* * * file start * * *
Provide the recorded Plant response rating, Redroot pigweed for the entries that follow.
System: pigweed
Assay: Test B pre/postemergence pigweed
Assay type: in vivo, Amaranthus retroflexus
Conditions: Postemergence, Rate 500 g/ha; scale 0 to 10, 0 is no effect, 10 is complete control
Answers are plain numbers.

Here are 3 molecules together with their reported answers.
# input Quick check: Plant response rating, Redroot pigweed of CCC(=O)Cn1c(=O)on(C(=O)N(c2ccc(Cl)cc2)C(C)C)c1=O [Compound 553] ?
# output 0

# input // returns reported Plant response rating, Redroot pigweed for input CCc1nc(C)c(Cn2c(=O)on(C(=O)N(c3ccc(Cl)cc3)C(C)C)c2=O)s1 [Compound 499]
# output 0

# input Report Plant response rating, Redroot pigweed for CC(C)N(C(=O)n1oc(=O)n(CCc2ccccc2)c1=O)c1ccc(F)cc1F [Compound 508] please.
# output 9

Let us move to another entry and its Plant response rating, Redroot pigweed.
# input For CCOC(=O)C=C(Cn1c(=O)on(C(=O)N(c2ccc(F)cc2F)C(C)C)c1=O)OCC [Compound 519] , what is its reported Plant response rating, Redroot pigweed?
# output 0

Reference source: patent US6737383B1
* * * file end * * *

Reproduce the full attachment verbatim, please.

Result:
Provide the recorded Plant response rating, Redroot pigweed for the entries that follow.
System: pigweed
Assay: Test B pre/postemergence pigweed
Assay type: in vivo, Amaranthus retroflexus
Conditions: Postemergence, Rate 500 g/ha; scale 0 to 10, 0 is no effect, 10 is complete control
Answers are plain numbers.

Here are 3 molecules together with their reported answers.
# input Quick check: Plant response rating, Redroot pigweed of CCC(=O)Cn1c(=O)on(C(=O)N(c2ccc(Cl)cc2)C(C)C)c1=O [Compound 553] ?
# output 0

# input // returns reported Plant response rating, Redroot pigweed for input CCc1nc(C)c(Cn2c(=O)on(C(=O)N(c3ccc(Cl)cc3)C(C)C)c2=O)s1 [Compound 499]
# output 0

# input Report Plant response rating, Redroot pigweed for CC(C)N(C(=O)n1oc(=O)n(CCc2ccccc2)c1=O)c1ccc(F)cc1F [Compound 508] please.
# output 9

Let us move to another entry and its Plant response rating, Redroot pigweed.
# input For CCOC(=O)C=C(Cn1c(=O)on(C(=O)N(c2ccc(F)cc2F)C(C)C)c1=O)OCC [Compound 519] , what is its reported Plant response rating, Redroot pigweed?
# output 0

Reference source: patent US6737383B1